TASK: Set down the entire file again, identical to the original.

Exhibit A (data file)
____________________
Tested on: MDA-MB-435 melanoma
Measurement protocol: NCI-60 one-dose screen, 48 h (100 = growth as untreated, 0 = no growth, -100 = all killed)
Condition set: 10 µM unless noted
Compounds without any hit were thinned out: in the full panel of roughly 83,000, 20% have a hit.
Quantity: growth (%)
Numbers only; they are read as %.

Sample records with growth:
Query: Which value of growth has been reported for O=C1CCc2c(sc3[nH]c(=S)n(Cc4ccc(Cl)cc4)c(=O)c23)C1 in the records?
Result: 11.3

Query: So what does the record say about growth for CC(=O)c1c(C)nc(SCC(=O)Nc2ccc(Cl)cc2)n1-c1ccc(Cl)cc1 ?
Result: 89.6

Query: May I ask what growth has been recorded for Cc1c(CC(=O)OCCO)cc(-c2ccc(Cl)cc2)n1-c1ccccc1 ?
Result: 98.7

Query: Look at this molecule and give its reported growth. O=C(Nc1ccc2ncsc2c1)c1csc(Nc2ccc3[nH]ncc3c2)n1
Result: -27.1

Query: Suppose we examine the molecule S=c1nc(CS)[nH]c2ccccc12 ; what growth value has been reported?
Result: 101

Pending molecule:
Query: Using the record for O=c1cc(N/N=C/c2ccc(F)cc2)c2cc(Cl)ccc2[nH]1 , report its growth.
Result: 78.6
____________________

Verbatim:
Tested on: MDA-MB-435 melanoma
Measurement protocol: NCI-60 one-dose screen, 48 h (100 = growth as untreated, 0 = no growth, -100 = all killed)
Condition set: 10 µM unless noted
Compounds without any hit were thinned out: in the full panel of roughly 83,000, 20% have a hit.
Quantity: growth (%)
Numbers only; they are read as %.

Sample records with growth:
Query: Which value of growth has been reported for O=C1CCc2c(sc3[nH]c(=S)n(Cc4ccc(Cl)cc4)c(=O)c23)C1 in the records?
Result: 11.3

Query: So what does the record say about growth for CC(=O)c1c(C)nc(SCC(=O)Nc2ccc(Cl)cc2)n1-c1ccc(Cl)cc1 ?
Result: 89.6

Query: May I ask what growth has been recorded for Cc1c(CC(=O)OCCO)cc(-c2ccc(Cl)cc2)n1-c1ccccc1 ?
Result: 98.7

Query: Look at this molecule and give its reported growth. O=C(Nc1ccc2ncsc2c1)c1csc(Nc2ccc3[nH]ncc3c2)n1
Result: -27.1

Query: Suppose we examine the molecule S=c1nc(CS)[nH]c2ccccc12 ; what growth value has been reported?
Result: 101

Pending molecule:
Query: Using the record for O=c1cc(N/N=C/c2ccc(F)cc2)c2cc(Cl)ccc2[nH]1 , report its growth.
Result: 78.6